What should you base running royalties on?
Licensors often focus on the royalty rate—believing higher is always better. But this is only half the story:
Licensor: “I’m so happy. I negotiated a 10% royalty rate!”
Friend: “Great! But 10% of what? Gross sales? Net Sales? Profits?”
Royalties based on gross sales
In most cases gross sales is simply the total of all invoiced amounts, in other words what the licensee charged its customers. It is rare to base royalties on gross sales, especially in industries like retail where it is customary for vendors (licensees) to pay for shipping, markdowns, and volume discounts.
Royalties based on net sales
Net sales is gross sales minus expenses related to the sale of products, for example shipping, returns, and trade allowances. This is the most common basis for royalty rates; however, it can be easily overlooked or misunderstood. A seemingly high royalty rate can be eviscerated by excessive deductions.
In many industries it is common to deduct the following expenses:
- Volume discounts. These usually increase total sales and therefore both parties benefit.
- Product returns. It can be unfair to pay a royalty on such an unprofitable transaction.
- Product freight and insurance. Customary.
- Local taxes. Customary.
A licensor should generally resist permitting the licensee to deduct of the following expenses:
- Sales commissions. This can encourage a licensee to pay excessive commissions.
- Marketing and/or advertising. These are normally the licensee’s costs of doing business.
- Unpaid debts. The licensor should not be accountable for the licensee’s customer management.
- Vaguely specified fees. Such catch-all categories can become sources of contention.
It is beneficial for a licensor to cap the total amount of deductions to some percentage of gross sales.
Royalties based on profits
Because there is so much variability in companies’ financial management and accounting, it is best to simply avoid using profits as the basis for royalties.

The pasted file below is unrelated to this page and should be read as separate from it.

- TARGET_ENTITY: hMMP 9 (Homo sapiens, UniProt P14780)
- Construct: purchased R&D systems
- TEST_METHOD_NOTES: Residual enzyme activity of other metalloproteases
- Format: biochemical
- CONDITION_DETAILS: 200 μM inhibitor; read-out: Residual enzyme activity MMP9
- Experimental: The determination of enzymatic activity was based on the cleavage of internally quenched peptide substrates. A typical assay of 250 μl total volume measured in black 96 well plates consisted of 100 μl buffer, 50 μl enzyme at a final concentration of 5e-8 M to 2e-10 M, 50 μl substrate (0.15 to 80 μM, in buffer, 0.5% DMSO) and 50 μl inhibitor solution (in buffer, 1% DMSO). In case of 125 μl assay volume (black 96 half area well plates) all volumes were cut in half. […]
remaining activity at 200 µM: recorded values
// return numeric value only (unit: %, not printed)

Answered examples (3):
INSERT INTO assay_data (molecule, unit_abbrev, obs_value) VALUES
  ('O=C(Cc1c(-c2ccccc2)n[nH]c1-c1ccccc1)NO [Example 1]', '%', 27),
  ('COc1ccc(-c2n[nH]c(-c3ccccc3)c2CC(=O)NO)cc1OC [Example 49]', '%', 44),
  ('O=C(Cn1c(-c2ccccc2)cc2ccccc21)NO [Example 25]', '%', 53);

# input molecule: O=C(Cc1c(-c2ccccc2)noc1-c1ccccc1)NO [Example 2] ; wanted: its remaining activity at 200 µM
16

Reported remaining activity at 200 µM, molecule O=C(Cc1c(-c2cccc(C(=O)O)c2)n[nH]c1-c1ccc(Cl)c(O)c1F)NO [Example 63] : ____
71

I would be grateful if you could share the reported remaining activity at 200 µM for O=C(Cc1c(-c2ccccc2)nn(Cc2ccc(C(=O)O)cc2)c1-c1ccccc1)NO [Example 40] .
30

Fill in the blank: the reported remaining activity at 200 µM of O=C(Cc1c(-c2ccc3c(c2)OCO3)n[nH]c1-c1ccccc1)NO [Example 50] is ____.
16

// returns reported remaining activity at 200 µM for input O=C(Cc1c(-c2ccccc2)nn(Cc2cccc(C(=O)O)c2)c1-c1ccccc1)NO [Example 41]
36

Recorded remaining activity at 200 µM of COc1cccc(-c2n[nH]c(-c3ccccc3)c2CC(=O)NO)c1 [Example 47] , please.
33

When should running royalties accrue?
A licensee almost always computes royalties when it ships goods, invoices for those goods, or receives payment from its customers.
Accrue royalties on shipment
Computing royalties when products ship can be an attractive option for licensors who rely on royalty payments for cash flow. However, if net revenue is the basis for royalties and there are extensive or delayed deductions, then accrual on shipment can complicate bookkeeping. For example, if the licensee pays the licensor quarterly royalties but it credits buyers for volume discounts annually, then the licensor may need to pay back the licensee for royalties paid in excess.
Accrue royalties on invoice
Computing royalties when products are invoiced is very common because it provides a clear basis for computation—the invoice quantity or amount. In practice, sellers often invoice buyers shortly after they ship products, so there may not be much practical difference in timing between accrual on shipment and accrual on invoice.
Accrue royalties on payment
Computing royalties on payment uncovers a subtle issue—not only does accrual determine when the royalty payments become payable, but it determines what the royalty payments are based on. Royalties that accrue on payment are based on products the licensee sold and received payment for. In other words, if the licensee never receives payment from a customer, then the licensee will pay no royalties on those products. A good way for licensors to negotiate against accrual on payment is to remind the licensee it is the licensee’s responsibility to choose its customer wisely.
How to ensure your IP is adequately commercialized?
An IP license can be worthless if the IP is never commercialized. Licensees sometimes exclusively license IP to prevent that IP from being commercialized (called shelving), usually if the licensee wants to protect its own competing product. A licensor should negotiate for some sort of assurance that the licensee will work diligently to adequately commercialize the IP.